Health & Environment

Chinese health care system facing extreme shortage of medical supplies during coronavirus outbreak

In a Wuhan gymnasium that has been transformed into a makeshift cabin hospital, nurse Ms. Shen, who does not want to give her full name, said her team of 10 nurses treats more than 100 coronavirus patients every day.

Patients scramble for free supplies, sometimes tearing off health workers masks, she said. "It's impossible to manage the distribution by myself," said Ms. Shen. "The only thing I can do is stand by." 

She said she often cries, and at the end of the day, her protective suit is soaked with sweat.

For the last day of the Chinese New Year, she did not return to her dormitory until 11pm. "It was almost 12 after I disinfected my clothes and I hadn't had my dinner," said Ms. Shen. "It feels bad being away from my family and seeing others celebrating the Lantern Festival on social media."

Ms. Shen is one of thousands of overworked health workers in the heart of China's coronavirus outbreak that has seen more than 68,000 infected and 1,665 dead as of mid-February. Medical workers from 16 provinces, including Ms Shen's group from Kunming,  have travelled to Hubei to help sick patients. But as a shortage of supplies as well as staff continues, hospitals are forced to appeal to the public for help.

In Xiaogan, 60 kilometers away from Wuhan, Cinderella Yang said her aunt, who works as a nurse at Yingcheng People's Hospital, had no break during the Chinese New Year. "We didn't learn the lessons from SARS 17 years ago," said Ms. Yang. "Emergency measures aren't efficient at all."

Zed Guo, whose father is a doctor in Zhongshan, where 65 cases have been diagnosed, is not allowed to leave the city. His father told him that hospitals are in short supply, especially masks and antiviral drugs.

At the 17th coronavirus control conference of Hubei, Hu Yabo, the executive vice mayor of Wuhan, said on Feb. 6 that Wuhan is short of medical supplies, including 41,4000 pieces of protective suits, 56,800 masks and 19,200 goggles.

As hospitals run out of protective gear, many health workers and more than 20 hospitals in Wuhan have appealed directly  to the public for donations, as reported by Shanghai's The Paper

"Help!! The express delivery is out of service. Anyone near the Optical Valley can deliver goggles or protective masks to my home?" 

This message was posted by Whitney Zhu on her social media account on January 23. Her mother is a doctor at Wuhan No.3 Hospital, which houses coronavirus patients.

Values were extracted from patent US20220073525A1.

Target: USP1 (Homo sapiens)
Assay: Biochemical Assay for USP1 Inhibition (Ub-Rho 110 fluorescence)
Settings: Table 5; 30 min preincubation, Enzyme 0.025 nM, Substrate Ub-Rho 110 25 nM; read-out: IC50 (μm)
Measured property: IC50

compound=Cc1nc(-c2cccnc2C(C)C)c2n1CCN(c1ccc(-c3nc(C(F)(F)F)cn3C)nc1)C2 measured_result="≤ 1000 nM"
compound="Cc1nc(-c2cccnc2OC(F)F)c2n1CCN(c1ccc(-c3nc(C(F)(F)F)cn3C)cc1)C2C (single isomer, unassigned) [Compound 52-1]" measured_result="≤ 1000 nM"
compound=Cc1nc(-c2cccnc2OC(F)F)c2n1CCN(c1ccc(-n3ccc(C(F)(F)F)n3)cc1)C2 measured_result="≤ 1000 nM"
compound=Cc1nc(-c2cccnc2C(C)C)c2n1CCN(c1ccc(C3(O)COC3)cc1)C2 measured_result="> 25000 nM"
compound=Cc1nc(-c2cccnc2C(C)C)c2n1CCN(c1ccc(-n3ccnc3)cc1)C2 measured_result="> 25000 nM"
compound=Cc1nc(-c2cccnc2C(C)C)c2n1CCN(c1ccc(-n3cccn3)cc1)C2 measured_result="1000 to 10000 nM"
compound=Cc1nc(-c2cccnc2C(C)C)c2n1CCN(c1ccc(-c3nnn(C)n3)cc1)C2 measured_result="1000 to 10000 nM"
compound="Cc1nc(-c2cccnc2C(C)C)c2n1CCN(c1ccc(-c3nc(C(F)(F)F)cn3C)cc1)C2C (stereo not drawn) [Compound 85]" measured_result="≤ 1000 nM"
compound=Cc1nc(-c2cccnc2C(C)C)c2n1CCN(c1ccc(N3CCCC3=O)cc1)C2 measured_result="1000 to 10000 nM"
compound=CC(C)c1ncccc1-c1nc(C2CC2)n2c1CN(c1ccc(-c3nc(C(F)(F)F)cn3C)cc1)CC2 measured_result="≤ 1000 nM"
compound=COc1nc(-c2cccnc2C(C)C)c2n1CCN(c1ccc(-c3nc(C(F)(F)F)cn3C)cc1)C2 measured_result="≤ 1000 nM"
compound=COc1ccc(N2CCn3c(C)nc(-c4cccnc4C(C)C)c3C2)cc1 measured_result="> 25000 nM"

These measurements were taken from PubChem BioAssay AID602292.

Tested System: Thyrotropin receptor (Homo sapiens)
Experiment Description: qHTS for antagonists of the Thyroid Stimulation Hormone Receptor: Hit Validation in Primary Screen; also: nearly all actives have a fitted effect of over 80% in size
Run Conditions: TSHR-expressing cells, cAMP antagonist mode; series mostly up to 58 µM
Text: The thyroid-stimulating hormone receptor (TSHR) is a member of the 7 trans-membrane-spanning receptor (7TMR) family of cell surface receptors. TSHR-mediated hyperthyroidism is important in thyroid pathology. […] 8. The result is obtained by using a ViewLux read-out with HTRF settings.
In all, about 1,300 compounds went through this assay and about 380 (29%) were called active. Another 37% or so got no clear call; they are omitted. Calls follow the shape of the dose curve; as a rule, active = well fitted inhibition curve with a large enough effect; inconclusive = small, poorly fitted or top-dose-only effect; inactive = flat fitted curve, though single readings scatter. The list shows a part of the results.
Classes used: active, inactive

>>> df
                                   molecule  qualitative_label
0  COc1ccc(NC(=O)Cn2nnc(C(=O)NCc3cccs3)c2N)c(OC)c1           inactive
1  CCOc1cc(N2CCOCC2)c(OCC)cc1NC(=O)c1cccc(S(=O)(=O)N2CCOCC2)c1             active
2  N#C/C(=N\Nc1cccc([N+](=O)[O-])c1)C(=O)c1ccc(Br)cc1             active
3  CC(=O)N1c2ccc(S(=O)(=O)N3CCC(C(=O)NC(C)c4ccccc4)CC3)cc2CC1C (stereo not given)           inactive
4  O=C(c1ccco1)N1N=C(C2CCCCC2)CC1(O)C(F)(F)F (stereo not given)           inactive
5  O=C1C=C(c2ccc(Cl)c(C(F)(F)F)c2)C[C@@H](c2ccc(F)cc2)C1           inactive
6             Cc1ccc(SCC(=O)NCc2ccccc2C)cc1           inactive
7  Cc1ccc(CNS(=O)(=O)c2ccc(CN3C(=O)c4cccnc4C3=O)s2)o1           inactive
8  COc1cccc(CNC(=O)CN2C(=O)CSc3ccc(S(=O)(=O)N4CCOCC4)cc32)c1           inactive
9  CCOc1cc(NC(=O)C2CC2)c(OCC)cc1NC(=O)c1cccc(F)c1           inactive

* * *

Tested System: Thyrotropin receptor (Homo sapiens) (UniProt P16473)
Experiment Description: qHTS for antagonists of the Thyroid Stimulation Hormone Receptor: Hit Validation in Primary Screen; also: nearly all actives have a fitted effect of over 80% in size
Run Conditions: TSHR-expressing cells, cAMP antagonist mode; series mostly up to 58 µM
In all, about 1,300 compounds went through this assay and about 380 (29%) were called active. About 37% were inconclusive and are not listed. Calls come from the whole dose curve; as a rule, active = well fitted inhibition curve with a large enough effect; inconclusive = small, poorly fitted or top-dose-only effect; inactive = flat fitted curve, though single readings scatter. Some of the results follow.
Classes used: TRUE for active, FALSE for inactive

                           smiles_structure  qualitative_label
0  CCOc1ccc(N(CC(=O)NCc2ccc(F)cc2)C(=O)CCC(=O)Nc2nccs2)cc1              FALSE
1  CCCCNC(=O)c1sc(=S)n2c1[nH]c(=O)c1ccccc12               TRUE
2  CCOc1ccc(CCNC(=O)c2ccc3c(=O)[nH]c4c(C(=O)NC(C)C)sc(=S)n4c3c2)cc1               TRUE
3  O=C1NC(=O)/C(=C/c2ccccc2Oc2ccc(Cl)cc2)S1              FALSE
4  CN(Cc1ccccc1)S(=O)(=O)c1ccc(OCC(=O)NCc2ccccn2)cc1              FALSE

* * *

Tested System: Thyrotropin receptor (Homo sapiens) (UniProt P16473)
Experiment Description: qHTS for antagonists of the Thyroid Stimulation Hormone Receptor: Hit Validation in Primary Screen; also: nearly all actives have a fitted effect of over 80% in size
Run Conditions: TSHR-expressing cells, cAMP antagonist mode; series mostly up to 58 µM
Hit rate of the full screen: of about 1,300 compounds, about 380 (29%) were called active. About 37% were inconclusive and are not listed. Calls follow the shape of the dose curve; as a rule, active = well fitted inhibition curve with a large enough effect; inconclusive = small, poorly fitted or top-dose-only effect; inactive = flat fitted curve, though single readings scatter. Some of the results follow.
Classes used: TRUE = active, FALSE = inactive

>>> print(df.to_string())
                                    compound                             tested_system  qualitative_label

"Doctors working in the field have only masks but not no protective suits or goggles," said Ms. Zhu. "I have to ask for donations through social media platforms."

She got positive responses in two hours with 100 goggles sent to her house.

Some health workers wear diapers to save protective suits, according to a report in the People's Daily, as they work 6 to 8 hours stretches.

"This situation makes us very worried," said Cao Guangjing, the vice governor of Hubei Province, at a press conference on Feb. 8.  He also said that medical supplies remain strained 

Some patients have been stranded in hospitals after the closure of Wuhan's transportation system.

Pisces Jiang has been in Hubei Hospital of Integrated Traditional Chinese and Western Medicine in Wuhan  since Jan. 2 with an infection after an operation. 

His parents visiting hours are limited and though he doesn't have the coronavirus, he can't leave the hospital.  He said that he cannot enjoy the food delivery service in the hospital as usual since many restaurants and convenience stores closed due to the outbreak of coronavirus.

"The closure of Wuhan really has a great impact on our life," Mr. Jiang said. "Not only transportation but also the delivery of life necessities."

On January 24, the first day of closure of Wuhan, the price of vegetables has soared because of the disruption to external transport.

Wuhan's overcrowded hospitals have had to turn patients away. A forum setup on Weibo to help patients has gathered 1,462 posts from people rejected by hospitals. Some are said to be coughing or having a fever but can only be hospitalized after the diagnosis is confirmed, which they can't get.

China is addressing the problems by building new hospitals. The country made international headlines when it constructed the Huoshenshan Hospital in just days, and 20 national emergency medical teams, arrived in Wuhan on Feb. 5 as reported by CCTV.  More than 1,0000 health workers have arrived until Feb 7, including Ms Shen, Guo Yanhong, the supervisor of the National Health Commission, said in a press conference. 

"There is a big problem in the logistic support of the cabin hospital." said Ms. Shen.

《The Young Reporter》

The Young Reporter (TYR) is an English news publication produced by international journalism students at Hong Kong Baptist University. It started as a printed magazine in 1969. Today, TYR is produced across different platforms.

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